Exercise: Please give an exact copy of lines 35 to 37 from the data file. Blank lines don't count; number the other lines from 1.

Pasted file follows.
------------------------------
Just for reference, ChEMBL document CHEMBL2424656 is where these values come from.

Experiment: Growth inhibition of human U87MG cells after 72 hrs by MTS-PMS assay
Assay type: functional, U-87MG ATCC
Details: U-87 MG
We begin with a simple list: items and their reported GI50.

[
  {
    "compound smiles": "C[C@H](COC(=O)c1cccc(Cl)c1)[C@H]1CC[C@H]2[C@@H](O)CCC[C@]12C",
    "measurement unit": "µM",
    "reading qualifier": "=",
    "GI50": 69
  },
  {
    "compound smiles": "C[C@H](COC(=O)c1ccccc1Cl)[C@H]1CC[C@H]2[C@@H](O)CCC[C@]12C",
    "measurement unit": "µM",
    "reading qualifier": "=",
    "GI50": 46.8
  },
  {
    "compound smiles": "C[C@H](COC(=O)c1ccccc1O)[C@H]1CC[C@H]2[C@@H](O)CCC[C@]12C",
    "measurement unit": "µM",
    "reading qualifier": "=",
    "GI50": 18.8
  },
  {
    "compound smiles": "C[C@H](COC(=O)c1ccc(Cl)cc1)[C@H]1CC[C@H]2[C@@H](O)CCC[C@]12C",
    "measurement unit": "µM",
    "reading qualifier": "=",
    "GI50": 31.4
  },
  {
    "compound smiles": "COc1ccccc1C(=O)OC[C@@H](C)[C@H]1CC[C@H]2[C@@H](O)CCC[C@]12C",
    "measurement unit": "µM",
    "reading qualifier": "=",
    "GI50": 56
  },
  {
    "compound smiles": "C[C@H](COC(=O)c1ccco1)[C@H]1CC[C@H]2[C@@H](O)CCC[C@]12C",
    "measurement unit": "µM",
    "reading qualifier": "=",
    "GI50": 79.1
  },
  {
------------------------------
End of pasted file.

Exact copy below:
    "GI50": 56
  },
  {